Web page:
A few miles away, the sound of rapid-fire gunshots, explosions and helicopters echoed through the woods, which were filling with thick smoke. Sheldon’s platoon had prepared for facing a mass-casualty incident, but when it got to the scene, there were so many wounded soldiers and so much chaos that many of the students looked lost. Some tried to drag bleeding men to safety, or they looped arms around their necks to carry them.
Sheldon found the entrance to a shelter and improvised a triage area. There were patients screaming in agony, officers bellowing orders, a second wave of attacks that produced another flood of incoming patients, at least one man slumped lifeless on the ground and two “Pandakaris” wandering incongruously through it all.
Fourth-year student Shira Paul knew the chain of command, but once on the ground, she couldn’t see or hear any leadership. She began helping people begging for aid nearby.
“He’s got a gun!” a woman shouted suddenly, and someone else wrested away a pistol and restrained a man.
“I need help, now!” a medic shouted, bending over another patient. “He’s bleeding from his head!”
There were 33 wounded and 24 there to help get them to safety. Meghan Quinn, a first-year student with fake blood coming out of her ears, kept staggering to her feet, dazed, and tottering around into the midst of the whole mess. Other patients clutched at the sleeves and pant legs of medics. Someone yelled for a tourniquet, and a man ran over unlooping his belt, then tightened it around a patient’s upper thigh.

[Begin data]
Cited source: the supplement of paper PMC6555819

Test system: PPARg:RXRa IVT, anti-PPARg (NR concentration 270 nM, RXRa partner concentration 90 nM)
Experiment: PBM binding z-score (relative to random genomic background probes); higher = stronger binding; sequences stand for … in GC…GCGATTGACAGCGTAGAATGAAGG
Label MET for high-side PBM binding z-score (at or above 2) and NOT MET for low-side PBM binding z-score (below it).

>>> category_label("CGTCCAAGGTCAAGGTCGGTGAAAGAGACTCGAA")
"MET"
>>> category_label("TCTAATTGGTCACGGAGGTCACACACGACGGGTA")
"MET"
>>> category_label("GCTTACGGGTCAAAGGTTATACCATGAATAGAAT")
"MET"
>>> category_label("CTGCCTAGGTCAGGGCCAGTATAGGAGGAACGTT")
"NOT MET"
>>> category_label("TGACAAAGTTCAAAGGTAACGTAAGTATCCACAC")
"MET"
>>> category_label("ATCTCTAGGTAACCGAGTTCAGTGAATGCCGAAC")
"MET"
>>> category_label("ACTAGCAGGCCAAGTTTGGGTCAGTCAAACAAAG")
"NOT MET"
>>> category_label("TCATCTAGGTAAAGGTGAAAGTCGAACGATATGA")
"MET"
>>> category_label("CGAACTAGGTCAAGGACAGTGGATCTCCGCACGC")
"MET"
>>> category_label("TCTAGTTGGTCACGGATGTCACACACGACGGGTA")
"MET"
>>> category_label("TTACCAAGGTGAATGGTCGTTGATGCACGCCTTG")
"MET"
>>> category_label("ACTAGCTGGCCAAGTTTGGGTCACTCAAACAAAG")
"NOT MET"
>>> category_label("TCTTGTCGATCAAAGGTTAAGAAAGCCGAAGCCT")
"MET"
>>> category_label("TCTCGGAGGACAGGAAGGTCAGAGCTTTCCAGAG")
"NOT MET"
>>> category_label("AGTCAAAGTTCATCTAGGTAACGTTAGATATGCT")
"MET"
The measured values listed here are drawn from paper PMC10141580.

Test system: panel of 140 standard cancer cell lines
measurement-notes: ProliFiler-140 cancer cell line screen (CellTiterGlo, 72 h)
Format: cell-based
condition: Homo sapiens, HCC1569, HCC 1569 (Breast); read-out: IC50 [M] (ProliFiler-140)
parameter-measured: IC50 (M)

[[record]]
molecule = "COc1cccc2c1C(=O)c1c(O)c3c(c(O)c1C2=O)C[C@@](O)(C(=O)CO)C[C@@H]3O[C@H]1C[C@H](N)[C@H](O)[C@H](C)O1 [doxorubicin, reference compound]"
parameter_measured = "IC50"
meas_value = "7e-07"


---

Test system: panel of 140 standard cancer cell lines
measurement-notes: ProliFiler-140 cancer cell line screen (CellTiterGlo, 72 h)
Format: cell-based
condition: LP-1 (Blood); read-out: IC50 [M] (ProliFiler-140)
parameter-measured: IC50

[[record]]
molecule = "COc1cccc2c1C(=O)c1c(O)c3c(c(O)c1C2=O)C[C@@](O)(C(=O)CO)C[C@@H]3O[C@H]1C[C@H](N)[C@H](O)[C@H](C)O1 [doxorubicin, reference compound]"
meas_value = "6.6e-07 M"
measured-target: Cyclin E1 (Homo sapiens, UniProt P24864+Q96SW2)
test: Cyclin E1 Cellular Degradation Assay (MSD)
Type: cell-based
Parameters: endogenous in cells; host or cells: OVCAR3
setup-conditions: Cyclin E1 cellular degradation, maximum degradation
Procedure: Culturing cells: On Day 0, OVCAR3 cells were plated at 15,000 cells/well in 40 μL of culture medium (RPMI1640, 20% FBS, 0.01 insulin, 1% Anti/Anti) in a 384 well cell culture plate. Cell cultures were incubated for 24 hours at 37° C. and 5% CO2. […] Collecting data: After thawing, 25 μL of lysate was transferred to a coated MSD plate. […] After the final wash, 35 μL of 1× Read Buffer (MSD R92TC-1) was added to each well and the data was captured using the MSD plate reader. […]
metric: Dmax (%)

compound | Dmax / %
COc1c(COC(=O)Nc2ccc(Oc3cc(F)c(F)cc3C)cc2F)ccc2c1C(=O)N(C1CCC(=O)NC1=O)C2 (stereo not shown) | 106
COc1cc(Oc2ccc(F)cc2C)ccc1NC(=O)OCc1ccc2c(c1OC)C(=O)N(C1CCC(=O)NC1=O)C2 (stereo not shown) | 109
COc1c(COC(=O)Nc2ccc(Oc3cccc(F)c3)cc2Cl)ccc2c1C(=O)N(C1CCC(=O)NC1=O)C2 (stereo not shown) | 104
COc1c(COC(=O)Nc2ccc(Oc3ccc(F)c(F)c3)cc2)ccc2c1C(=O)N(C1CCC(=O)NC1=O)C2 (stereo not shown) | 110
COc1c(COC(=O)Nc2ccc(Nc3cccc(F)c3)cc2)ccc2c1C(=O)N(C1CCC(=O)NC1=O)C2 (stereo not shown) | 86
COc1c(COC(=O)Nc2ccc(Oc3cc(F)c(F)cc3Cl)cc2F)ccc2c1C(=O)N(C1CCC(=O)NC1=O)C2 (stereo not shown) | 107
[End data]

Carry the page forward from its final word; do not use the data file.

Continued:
“Let’s go! Let’s go! Let’s go!” an officer roared. “They need to be out of here in six minutes!”
They began loading people into a light tactical vehicle and a field ambulance, with a couple of soldiers ducking behind the wheels and firing at the insurgents nearby. “Let’s GO!” the officer shouted, frantic and hoarse, as students heaved litters aboard and then scrambled up behind them as the trucks’ heavy tires cut through the mud, rumbling away.
Afterward, back at the makeshift forward operating base, they sat on the grass to hear from instructors about how they had done. Everyone was exhausted, even students such as Anthony Romero, a large-framed 40-year-old with years of military service. Paul, a slight 25-year-old from South Florida who came to Uniformed Services University straight from Vanderbilt University, was so tired and sore that she warned the others: “I’m not sure I’m safe to lift a litter anymore.”
Afterward, she realized clearly what she had done wrong. “I needed to find my leader, find out what I needed to be doing.” The hardest thing all week, she said, was learning to be flexible.
Playing the role of surgeon in the mass casualty, Sheldon, 28, blew up their first plan for triaging patients inside the square shelter, and then a second one.
“Our triage was laid out with the sickest people who need care immediately. To do that, you have to keep walking by people who are still suffering. Every time you do that, you think, ‘I can’t do this,’ and get on one knee, say, ‘I’ll be back to you as soon as I can. Put pressure on it,’ ” to stop the bleeding. “But if you do that every single time, you don’t get the job done. You’re trying to get people out, save as many lives as possible. You have to suppress that human side of you a little bit by understanding the overall goal of what you’re doing.”
It wasn’t pretty. It wasn’t perfect. But by the end, he was yelling: “You got this one? You got this one? I got this one, this one.”
“And,” he said, “we got everyone out.”